Canada's Passenger Airline Industry Essay

Canada's Passenger Airline Industry
Examines the impact of downsizing Air Canada and Canadian Airlines International by the Onex Corporation take-over in November 1999.
# 25520 | 2,695 words | 5 sources | APA | 1999 | US

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Since the Canadian government allowed deregulation of the airline industry in 1988, both Air Canada and Canadian Airlines have reported losses of more than $2 billion dollars annually. This paper investigates the planned merger and subsequent downsizing of the two companies by Onex corporation and examines the benefits of this business move for both companies and Canada's economy as a whole.

Table of Contents:

Canada's Passenger Airline Industry
Current Situations of Major Carriers
Why Canada Needs Change - Current Problems and Inefficiencies Solution: Merger
Who's Operating The Airlines
The Restructuring and Integration Process
Satisfying the Unions
Regulatory Controls
The Future for Shareholders, Employees and the Traveling Public
Table: Top Six Unions in the Canadian Airline Industry

From the Paper:

"Canada's airline industry has expanded and grown to serve domestic and international routes for more than sixty-two years. Air Canada (AC) and Canadian Airlines International (CAI), both national airlines of Canada, vie for the largest segment of the public air travel market. Domestically, these two airlines currently serve eighty percent (80%) of the market. Several regional airlines (feeder airlines) provide access to the lesser traveled parts of the nation and typically serve smaller niche markets. The largest regional operator is Westjet, serving twelve destinations from Thunder Bay, Ontario west to Victoria, B.C.. Other regional operators include Air BC, Air Ontario, Air Nova, Air Alliance, and Canadian Regional Airlines."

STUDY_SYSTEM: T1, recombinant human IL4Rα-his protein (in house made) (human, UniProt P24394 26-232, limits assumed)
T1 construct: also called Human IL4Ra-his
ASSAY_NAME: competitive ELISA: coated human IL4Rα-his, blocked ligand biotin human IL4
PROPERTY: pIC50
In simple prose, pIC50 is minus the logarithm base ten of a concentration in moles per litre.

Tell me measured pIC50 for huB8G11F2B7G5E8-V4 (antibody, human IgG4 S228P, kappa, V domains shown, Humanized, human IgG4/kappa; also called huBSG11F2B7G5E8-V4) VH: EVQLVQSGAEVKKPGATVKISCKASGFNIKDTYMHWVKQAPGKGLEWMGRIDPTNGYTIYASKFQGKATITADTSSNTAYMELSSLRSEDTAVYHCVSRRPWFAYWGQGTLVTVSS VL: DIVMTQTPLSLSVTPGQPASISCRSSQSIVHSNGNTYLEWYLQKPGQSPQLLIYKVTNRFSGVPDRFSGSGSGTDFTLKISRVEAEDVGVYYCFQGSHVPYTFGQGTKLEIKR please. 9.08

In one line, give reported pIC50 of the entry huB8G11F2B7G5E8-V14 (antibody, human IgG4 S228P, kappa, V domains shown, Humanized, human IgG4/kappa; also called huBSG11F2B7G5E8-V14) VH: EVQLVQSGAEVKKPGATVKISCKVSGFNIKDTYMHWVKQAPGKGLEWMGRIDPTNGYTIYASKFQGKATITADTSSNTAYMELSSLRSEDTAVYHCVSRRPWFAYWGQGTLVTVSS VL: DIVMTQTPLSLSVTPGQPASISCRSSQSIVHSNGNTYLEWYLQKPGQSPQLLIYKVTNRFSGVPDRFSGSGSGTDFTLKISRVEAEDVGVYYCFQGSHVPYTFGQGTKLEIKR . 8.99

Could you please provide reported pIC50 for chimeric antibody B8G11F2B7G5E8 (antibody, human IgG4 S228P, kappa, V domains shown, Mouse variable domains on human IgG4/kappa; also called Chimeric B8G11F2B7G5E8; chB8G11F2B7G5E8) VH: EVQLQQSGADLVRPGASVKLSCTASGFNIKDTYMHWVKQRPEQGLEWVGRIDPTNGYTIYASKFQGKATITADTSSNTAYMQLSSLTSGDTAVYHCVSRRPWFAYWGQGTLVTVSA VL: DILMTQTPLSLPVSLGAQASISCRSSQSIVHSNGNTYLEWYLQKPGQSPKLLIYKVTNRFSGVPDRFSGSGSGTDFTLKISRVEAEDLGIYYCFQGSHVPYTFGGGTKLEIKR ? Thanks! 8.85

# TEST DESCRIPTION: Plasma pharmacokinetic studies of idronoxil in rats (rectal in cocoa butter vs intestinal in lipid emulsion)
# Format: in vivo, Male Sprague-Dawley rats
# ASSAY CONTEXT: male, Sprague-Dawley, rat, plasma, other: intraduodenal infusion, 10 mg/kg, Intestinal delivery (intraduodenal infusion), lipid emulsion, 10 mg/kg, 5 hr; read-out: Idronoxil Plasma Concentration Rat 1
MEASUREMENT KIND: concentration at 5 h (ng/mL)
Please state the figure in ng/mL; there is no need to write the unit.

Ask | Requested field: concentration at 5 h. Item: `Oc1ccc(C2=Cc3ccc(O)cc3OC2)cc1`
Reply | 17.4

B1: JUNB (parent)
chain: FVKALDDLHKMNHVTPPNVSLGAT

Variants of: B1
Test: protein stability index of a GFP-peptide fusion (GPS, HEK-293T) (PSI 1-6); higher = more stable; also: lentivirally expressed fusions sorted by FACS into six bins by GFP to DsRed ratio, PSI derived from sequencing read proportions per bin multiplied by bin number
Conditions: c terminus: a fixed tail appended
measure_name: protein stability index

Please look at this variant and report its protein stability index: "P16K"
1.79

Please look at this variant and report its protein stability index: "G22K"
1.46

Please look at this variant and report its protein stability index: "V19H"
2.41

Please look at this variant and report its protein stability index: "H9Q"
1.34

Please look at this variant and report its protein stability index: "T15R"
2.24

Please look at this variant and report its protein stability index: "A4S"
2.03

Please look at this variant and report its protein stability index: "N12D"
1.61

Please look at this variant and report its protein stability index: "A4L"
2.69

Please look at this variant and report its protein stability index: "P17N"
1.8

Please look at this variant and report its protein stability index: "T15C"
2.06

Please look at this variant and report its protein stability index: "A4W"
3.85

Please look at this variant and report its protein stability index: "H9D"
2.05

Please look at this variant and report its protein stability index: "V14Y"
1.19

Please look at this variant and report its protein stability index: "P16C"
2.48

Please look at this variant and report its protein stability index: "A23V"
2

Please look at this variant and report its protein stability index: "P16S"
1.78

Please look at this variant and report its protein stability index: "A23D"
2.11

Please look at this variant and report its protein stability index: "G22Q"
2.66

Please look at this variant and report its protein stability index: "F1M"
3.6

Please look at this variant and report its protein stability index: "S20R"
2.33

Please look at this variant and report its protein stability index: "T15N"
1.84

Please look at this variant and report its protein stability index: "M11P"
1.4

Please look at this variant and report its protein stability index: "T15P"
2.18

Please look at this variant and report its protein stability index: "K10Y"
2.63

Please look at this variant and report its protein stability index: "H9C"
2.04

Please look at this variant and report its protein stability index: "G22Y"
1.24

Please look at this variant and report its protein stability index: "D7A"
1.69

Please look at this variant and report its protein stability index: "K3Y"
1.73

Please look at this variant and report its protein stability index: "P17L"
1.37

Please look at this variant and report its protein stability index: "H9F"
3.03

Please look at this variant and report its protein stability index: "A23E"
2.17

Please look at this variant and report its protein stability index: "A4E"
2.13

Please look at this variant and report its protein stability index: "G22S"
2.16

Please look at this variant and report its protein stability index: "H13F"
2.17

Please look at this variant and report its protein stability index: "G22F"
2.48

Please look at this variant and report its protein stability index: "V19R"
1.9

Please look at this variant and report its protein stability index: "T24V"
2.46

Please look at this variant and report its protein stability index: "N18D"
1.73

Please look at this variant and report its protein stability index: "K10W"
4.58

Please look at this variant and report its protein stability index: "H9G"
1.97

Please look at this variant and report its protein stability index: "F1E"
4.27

Cite this Essay:

APA Format

Canada's Passenger Airline Industry (2003, April 29) Retrieved September 25, 2023, from

MLA Format

"Canada's Passenger Airline Industry" 29 April 2003. Web. 25 September. 2023. <>